Not everyone who works in holistic centres offers sexual services, but regardless of the work that people engage in everyone should have the right to workplace safety and a work environment free from racism, sexism, and discrimination. Many people claim to support sex workers’ right to work but buy into the moral panic spread by anti-trafficking groups. This rationale is often based on the myth that tougher law enforcement will result in fewer exploitative businesses.

A highly regulatory approach, however, fails to take into consideration the complexities of people’s lives and their choices. As highlighted by a recent report released by The Colour of Poverty regarding racial inequity, racialized immigrant women disproportionately face high rates of poverty and harsh working conditions. When the options available to people are already limited by social inequality and social injustice, restricting their choices further will only contribute to marginalization and exploitation.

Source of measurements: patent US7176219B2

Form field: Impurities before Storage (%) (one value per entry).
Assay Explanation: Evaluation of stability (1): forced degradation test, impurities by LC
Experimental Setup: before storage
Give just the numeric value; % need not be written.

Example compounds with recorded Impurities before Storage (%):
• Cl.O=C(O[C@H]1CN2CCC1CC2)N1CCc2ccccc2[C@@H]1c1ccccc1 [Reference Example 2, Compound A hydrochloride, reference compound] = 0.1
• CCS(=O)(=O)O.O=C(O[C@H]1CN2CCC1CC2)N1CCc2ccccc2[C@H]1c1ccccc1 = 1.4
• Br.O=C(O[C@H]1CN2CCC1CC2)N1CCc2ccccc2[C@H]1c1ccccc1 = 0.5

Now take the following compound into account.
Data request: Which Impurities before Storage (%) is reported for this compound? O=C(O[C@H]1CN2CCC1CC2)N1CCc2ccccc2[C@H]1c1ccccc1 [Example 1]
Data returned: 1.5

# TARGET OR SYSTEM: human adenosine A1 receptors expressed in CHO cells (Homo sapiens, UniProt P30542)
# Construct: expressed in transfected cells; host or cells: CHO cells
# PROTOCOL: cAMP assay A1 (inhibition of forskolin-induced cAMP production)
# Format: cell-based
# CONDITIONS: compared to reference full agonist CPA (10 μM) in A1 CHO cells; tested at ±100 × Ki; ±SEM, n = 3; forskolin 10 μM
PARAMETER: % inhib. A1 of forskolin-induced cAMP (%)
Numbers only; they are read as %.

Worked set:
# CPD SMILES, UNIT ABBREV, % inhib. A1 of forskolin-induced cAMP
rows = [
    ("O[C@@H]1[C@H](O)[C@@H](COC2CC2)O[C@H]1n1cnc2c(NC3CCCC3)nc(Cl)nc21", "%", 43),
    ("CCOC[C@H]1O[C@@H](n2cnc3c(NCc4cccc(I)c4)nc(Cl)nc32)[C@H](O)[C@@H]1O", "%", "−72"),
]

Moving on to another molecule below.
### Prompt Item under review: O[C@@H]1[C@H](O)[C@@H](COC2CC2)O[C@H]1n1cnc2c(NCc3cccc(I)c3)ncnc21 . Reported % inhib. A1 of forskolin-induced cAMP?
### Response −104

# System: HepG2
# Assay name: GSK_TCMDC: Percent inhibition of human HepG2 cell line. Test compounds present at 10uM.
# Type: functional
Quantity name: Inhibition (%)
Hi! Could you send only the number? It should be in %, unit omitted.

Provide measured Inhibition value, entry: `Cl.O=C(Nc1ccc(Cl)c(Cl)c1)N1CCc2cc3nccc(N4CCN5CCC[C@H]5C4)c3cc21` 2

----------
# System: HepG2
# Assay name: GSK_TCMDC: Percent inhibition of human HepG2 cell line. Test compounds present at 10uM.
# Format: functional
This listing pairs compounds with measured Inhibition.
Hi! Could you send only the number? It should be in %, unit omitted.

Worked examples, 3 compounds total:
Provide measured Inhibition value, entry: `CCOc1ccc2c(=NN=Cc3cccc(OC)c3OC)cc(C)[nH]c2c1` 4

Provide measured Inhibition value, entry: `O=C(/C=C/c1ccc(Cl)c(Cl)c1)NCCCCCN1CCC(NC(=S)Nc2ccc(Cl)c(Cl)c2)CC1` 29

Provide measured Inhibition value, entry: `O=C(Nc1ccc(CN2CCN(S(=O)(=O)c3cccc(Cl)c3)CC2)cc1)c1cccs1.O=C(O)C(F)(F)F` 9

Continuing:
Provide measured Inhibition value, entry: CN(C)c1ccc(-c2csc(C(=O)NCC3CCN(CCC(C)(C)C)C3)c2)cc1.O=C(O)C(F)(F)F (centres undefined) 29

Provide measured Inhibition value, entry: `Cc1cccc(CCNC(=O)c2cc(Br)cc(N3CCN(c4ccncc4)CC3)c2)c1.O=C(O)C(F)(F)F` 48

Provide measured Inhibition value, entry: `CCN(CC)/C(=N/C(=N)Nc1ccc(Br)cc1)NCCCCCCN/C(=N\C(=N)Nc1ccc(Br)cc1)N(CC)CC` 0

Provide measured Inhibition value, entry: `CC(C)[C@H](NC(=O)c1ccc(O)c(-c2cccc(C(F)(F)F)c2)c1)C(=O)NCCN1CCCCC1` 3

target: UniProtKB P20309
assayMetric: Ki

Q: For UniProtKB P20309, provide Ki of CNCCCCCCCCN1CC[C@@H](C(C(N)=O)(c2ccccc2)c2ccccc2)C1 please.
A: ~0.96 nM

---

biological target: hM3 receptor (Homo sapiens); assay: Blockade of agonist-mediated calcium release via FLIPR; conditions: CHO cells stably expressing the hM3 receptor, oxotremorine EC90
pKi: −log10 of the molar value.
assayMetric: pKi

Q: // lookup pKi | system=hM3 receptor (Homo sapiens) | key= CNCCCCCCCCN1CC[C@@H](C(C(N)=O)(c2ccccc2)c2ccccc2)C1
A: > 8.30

It is also exceedingly important to differentiate poor working conditions and human trafficking. Sex work and human trafficking are highly conflated, and the legal distinctions between the two are not as clear as one might think. Labour exploitation is common in many industries, such as restaurants and domestic services, but does not result in the same degree of moral outrage as accusations of sex trafficking. Across most industries, exploitation is often the result of discrimination, poverty, and other precarious circumstances. The overpolicing of Asian immigrant women in holistic centres pushes work further underground and creates situations where experiences of harassment, violence, and sexual assault are far more likely.